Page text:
Watching the planes take off and land. It’s possible to observe them through a gap between trees. Little glimpses, a flash of light, a roar of the engine. Gone again, come again. I’ve watched so many, it puts me to sleep. It takes a while to realise those sausage tubes contain real people. Pilots and stewardesses in their perfectly tailored suits. When I turn away, the sound of traffic returns, the commotion on the street. Windows don’t close, except in monsoon season. Even then… Snakes slip between unguarded spaces. The monkeys set up a racket. The creatures lurking in the forest make their presence known. There are no trophy hunters; no men emulating Hemingway. The fish have buried themselves in the deepest deep, the wild game have found a habitat across the border more in keeping with their lifestyle. The forest will flourish until the loggers return. And then there will be mayhem.
Bobby liked it that way. He sold me on the idea of a tropical paradise. At first, I wanted to believe in voodoo. He had a way about him; a strong sense of self-belief. In comparison I got no strength. Those Christian faiths betrayed me. The bubbling pot and cackling hens scared me stiff. We’d go together, lay our ten dollar bills in the hat at the door. The old woman put on a good floor show, calling up spirit voices. I almost offered her the shirt off my back when she asked. She’d laugh, spread the entrails, split the bones. Talk in a voice not her own. I hated her; she’d stare and point.
“You bad man.” Hissing the words.
I’d nod and smile. There was no point arguing. Afterwards we’d go to the stadium to watch cricket. Men in white shirts observing ancient rules. Another form of devotion. Another way to lose your shirt. Bobby laid bets with the kind of people who’d cut a man’s throat for speaking out of turn; mostly we lost. And if we won, it would be celebrated; the money spent on whisky or women. The women here are another breed altogether. There isn’t an ounce of sentiment. It’s all sweetness and lies.
“Everything that smells of spice,” Bobby would say. “got poison wrapped inside.”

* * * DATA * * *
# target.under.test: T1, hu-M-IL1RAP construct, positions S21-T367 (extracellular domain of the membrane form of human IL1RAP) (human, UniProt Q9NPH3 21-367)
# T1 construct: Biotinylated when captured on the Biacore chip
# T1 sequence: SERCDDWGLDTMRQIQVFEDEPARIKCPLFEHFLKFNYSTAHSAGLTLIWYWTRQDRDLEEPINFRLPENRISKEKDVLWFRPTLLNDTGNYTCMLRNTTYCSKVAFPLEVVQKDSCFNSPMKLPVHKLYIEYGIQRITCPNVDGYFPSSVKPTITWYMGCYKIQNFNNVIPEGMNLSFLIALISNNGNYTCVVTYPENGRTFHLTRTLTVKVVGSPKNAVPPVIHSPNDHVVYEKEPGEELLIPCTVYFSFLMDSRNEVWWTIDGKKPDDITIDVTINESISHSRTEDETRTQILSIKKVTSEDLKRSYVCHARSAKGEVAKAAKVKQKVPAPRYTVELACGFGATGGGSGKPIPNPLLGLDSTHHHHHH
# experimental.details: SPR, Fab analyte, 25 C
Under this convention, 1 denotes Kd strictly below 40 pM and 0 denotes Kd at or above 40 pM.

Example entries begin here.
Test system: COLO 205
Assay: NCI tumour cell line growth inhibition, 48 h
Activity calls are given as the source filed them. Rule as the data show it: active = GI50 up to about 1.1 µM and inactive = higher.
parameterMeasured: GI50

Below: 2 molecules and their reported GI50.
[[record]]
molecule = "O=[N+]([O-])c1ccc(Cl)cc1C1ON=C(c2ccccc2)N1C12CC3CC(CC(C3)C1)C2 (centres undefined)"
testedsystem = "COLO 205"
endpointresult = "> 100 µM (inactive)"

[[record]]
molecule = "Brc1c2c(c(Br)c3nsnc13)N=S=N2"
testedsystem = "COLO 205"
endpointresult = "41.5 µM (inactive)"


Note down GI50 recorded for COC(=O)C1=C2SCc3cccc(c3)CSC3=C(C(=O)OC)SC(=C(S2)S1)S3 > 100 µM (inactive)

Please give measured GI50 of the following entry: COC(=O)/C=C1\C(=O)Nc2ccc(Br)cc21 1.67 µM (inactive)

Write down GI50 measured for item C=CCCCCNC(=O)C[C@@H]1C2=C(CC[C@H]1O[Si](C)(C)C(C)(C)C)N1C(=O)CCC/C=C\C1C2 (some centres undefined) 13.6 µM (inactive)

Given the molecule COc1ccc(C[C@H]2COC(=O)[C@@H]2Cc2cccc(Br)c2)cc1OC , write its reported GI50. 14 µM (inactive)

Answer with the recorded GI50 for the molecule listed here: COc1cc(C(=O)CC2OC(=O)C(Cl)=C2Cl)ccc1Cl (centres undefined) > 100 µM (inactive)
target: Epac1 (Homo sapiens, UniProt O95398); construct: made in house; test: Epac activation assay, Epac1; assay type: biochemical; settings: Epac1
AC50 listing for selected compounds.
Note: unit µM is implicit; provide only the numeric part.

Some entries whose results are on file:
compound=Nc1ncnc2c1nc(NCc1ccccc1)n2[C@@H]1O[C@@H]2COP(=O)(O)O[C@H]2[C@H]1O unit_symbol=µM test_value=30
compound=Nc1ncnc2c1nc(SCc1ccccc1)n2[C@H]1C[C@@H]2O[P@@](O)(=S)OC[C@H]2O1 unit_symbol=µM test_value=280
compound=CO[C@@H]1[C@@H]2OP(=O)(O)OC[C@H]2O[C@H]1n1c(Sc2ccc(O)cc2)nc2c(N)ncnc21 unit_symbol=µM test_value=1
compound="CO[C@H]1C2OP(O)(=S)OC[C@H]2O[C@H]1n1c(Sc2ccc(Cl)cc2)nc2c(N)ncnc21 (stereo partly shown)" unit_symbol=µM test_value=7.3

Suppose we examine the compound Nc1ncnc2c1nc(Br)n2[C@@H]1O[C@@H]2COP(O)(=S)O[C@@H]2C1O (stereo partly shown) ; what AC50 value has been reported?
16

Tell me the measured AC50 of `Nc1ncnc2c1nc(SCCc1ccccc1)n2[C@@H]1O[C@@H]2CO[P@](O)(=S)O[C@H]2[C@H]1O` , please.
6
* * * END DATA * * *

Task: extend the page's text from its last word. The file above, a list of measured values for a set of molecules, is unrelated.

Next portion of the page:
It wasn’t as if Bobby needed to pay for his women. He was a handsome man; there would always be a couple of women on the go. He’d keep them sweet. No point being morose. He’d keep them apart, so they never saw him with another and if they knew, he’d smile. ‘Easy come, easy go.’ And everything was fine until the day Bobby disappeared. It’s over a year since I last saw Bobby. Some say he owed the Cartel and they sank him ten fathoms deep. Others want to believe he made it back to Florida. Unlikely. He won’t be coming back; Bobby’s gone for good.
The sun beyond the window is sinking. The planes are roosting beneath the trees. A new batch of tourists throng the streets in the old town. Dollars burning a hole. The temperature is cooling. The sweat dries on the back of the neck. I’ve been alone now for seventeen weeks. Carla don’t call. She described me as the ‘surrender man’, because I won’t pick a fight. Police come around, two’s and three’s, looking for a bribe. I say nothing to provoke. They’re threatening to lock up all known associates of whoever; they don’t give out a name. Hard to tell, there’s been so many who could fit the frame. It’s a catch all – to be used against a man after the police determine the nature of the crime. Everyone is presumed guilty. Got no choice except to starve to death. Carla and I had one fight too many. She fought and I conceded. There’s no future in cowardice. She’s down in the harbour now, selling her scarves to the American women. She don’t look bad for a woman knowed a man like me. I’m no beauty; an average Joe. Bobby called me an ugly son of a bitch. He’s gone for good. Never did settle his debts. Everyone trying to get out. Watching those planes come and go. Jeezus, I can’t go back.
I’m deep into the bottle when there’s a knock at the door. I’m slow to answer. There’s more than one way to settle a debt. An angel is standing on the threshold.
“I saw the light.”
Angel staring; am I deaf or dumb or blinded by the overwhelming sense I’ve been selected to receive a precious gift. Why me?
“Come in, pull up a chair. This is open house.”